Sunday, May 11, 2008

Prothonotary Warbler Down the Great River Road

On Thursday, on the first leg of our journey to pick up my daughter from college in Ohio, Dave and I drove south down the Great River Road through the Upper Mississippi River National Wildlife Refuge from far southeastern Minnesota into northeastern Iowa. We were looking for areas where the river spills over and floods woodlands -- the ideal habitat for the prothonotary warbler, whose breeding range finds its northwesternmost point, and its only Minnesota location, along this area of the Mississippi. (That's what the range maps in two of my bird guides indicate, at least, though the map on the Cornell Lab of Ornithology page linked to above shows the Minnesota range extending farther west across the southern part of the state.) We saw miles of the right kind of swampy habitat in the NWR and found easy access to a suitable spot for observation (above) just off the highway, where a road to a boat launch was closed after a few hundred feet due to high water.

We encouraged a visit from this brilliant yellow warbler by playing its call from a CD of birdcalls for a few minutes. We were rewarded within moments by a responding call from the trees and, soon thereafter, by a personal visit from the territorial male coming to challenge the supposed intruder. This was the first prothonotary warbler I had seen -- a life bird, as they say. I missed a great shot when the stunning little bird appeared against a dark tree trunk, but did catch this not-so-distinct photo (above, cropped close in, and below, less zoomed in) from which you can see the intense orange-yellow of the head and breast of this lovely bird. (Click on any of the photos for greater detail.)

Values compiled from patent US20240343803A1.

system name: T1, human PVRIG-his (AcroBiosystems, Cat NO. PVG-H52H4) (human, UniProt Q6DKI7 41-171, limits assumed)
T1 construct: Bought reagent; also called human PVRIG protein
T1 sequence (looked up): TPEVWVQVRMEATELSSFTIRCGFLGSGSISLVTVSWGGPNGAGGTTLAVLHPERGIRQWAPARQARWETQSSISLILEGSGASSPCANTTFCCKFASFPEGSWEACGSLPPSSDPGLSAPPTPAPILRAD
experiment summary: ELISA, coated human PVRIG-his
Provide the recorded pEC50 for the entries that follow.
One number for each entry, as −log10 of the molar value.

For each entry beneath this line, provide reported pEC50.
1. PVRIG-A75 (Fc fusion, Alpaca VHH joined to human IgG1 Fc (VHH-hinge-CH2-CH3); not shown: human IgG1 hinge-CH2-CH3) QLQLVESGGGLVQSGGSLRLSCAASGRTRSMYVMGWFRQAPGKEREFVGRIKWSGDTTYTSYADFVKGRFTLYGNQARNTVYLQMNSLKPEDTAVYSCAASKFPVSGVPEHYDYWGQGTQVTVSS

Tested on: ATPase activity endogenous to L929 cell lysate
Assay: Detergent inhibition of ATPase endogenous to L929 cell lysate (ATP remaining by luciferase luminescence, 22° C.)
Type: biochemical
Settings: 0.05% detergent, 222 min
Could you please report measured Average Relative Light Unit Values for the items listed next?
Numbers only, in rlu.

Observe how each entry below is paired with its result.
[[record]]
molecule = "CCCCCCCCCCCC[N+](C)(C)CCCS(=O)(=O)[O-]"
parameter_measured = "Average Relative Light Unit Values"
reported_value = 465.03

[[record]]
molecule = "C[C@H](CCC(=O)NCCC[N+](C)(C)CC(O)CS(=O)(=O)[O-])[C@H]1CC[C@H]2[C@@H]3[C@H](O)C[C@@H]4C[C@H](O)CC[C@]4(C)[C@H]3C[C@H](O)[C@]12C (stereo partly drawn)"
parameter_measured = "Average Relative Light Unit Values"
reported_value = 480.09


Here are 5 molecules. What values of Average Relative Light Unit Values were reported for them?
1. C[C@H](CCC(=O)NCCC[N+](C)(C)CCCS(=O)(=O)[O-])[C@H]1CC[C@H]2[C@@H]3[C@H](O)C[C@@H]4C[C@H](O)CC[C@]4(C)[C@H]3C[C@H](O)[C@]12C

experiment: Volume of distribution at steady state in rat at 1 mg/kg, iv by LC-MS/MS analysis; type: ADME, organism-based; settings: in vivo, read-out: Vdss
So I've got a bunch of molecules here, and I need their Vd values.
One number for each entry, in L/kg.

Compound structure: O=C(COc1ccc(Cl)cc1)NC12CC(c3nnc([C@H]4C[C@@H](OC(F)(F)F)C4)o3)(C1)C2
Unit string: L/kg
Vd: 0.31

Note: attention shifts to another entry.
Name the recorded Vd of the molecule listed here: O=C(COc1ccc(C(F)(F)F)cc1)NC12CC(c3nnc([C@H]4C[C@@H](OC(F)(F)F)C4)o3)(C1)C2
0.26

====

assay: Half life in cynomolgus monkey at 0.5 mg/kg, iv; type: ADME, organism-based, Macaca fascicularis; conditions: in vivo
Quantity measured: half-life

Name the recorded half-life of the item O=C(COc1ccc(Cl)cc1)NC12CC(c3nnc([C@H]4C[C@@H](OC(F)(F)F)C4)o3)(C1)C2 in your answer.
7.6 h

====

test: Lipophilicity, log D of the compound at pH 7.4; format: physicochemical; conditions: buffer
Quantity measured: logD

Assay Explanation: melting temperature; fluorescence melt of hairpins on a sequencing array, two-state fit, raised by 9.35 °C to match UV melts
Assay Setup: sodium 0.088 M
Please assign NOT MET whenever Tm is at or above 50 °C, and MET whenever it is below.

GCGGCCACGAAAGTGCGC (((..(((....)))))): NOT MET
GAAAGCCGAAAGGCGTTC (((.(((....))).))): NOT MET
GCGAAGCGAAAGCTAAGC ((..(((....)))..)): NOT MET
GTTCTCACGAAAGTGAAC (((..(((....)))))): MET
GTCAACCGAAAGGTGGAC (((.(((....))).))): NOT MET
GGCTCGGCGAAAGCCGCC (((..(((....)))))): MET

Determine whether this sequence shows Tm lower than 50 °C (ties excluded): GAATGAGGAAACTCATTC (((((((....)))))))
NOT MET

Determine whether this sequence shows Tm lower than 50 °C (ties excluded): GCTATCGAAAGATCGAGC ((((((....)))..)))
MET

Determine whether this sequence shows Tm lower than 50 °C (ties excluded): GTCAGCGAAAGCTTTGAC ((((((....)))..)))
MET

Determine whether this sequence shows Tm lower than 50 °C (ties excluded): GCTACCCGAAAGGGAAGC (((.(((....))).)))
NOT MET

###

We did not want to over-agitate the warbler, so we turned off the CD as soon as we had had the chance to see the bird for a couple of minutes. While on this little stake-out, we also saw and heard many other birds, including woodpeckers, a black-throated blue warbler and plenty of yellow-rumped warblers like the one below.

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We were lucky that our trip wasn't later or that this year's late spring hadn't come earlier, since the trees were just starting to leaf out. Another couple of weeks of leaf growth and it's unlikely we would have been able to see these birds at all. As we drove further south and east, as far south as Indianapolis and Columbus, Ohio, spring advanced until we were seeing trees almost fully leafed out and lilacs and many other flowering shrubs and trees in bloom.


Rob Hardy said...

Cool. I saw a large, mostly yellow warbler in the Arb, which I classified as a mourningnashvilleconnecticut warbler, otherwise known, à la Roger Tory Peterson, as a "confusing spring warbler."

Penelope said...

Great names, both of them.